Recap: There are many definitions of “gospel” (see Defining the Gospel pt. 1) Paul defines the “gospel” as the good news of God’s kingdom by referring specifically to Christ’s death and resurrection. In this narrower sense, the good news of the gospel is salvation and eternal life through faith in Christ, and it is most commonly what Christians mean when referring to the “gospel” and sharing the good news of Jesus. But what exactly is the content of the gospel message of Jesus?

  1. The gospel message is incarnational (Defining the Gospel pt. 2)
  2. The gospel message is about Christ (Defining the Gospel pt. 3)
  3. Christ died for our sins according to the Scriptures
    (Defining the Gospel pt. 3)

“…that he was buried, that he was raised on the third day in accordance with the Scriptures…” (1 Corinthians 15:4 / ESV)

Verse 4: Raised on the third day

According to the Scriptures, He was then raised on the third day. The Cross and the Resurrection are bookends of Jesus’ work of salvation. At the Cross, He paid for our sins. By His resurrection, we too will be raised to eternal life.

It’s the resurrection that people often struggle with the most— after all, every day people die, but it’s not every day that people rise from the dead. We cannot have “good news” without eternal life, and we cannot have a gospel message without the Resurrection. Both the Cross and the Resurrection are part of the gospel.

Some wonder how God can actually raise us from the dead. How does he do that? What kind of bodies will we have? What about those lost at sea? What about those who were burned in fire? How can God reassemble us?

It is much more difficult to believe that God made an entire universe and keeps it running in all its precision every day than it is to trust God to raise the dead. He created life, He should know how to raise the dead.

Our refusal to believe in Christ’s resurrection is more a matter of the will than the mind. Often, we shift the argument. An all-powerful God, by definition of being “all-powerful,” can raise the dead. Our problem is willful unbelief. Some would rather deny the complete existence of an all-powerful God and instead embrace the phenomenally astronomical odds that somehow inanimate elements arranged themselves by chance resulting not simply in an ordered universe, but in self-conscious life. It is harder to believe that sentient life can arise from the random ordering of inanimate elements than it is to believe that an all-powerful, intelligent God, can give life and raise the dead.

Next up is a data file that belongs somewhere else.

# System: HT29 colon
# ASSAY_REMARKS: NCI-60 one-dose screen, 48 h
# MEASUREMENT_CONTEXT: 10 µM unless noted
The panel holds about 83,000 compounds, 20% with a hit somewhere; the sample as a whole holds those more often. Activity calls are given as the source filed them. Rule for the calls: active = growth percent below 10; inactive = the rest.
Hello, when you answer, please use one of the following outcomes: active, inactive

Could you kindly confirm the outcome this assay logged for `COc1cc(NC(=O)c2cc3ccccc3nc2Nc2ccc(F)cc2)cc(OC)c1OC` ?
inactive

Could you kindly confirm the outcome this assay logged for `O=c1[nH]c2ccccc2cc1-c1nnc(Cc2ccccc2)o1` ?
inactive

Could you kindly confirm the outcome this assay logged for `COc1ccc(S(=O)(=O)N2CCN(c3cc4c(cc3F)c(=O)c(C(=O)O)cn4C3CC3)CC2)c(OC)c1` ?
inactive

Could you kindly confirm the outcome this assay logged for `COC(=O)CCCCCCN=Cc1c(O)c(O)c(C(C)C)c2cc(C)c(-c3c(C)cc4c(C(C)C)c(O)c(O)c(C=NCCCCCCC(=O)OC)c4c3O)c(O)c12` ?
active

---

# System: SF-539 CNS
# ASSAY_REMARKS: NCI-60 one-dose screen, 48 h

In short, there is no good news of the gospel without the death of Jesus that deals with our sin, and the Resurrection of Jesus that gives us eternal life.

If we cut the reality of Christ’s resurrection from the stated message of the gospel, we are left with the Cross, but nowhere to go. This subtle, but important distinction can lead to the church’s emphasis to address the effects of sin throughout the world without realizing that the world and all that is in it will perish by fire. Jesus did not come to make Rome a better city, but to set the captives free.

Such reality does not excuse the church from addressing the core issues of society, which start with sin and manifest in all injustice, unrighteousness, and godlessness our society. The Cross addresses the root problem of sin in the heart of every individual and its manifestation throughout the world. But the Resurrection points us toward the goal of eternal life.

Authored by Dr. David F. Ingrassia, Stewarding Pastor of Charlotte Awake